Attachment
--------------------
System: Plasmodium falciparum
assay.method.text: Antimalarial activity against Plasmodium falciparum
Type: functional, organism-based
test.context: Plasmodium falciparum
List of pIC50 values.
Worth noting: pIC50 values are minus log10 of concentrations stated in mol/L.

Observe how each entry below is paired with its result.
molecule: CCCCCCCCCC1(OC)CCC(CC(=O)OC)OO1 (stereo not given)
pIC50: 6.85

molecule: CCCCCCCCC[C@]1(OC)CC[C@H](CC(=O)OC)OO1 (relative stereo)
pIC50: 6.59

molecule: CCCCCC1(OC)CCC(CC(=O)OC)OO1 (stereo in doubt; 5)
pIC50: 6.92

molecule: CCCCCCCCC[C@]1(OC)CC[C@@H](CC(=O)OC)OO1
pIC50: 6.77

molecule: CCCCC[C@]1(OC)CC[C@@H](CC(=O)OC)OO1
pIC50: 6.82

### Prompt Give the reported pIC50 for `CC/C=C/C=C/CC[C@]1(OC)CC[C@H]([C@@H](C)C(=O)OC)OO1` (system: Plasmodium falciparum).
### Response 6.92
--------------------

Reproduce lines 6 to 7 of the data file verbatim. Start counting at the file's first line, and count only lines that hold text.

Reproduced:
Worth noting: pIC50 values are minus log10 of concentrations stated in mol/L.

Observe how each entry below is paired with its result.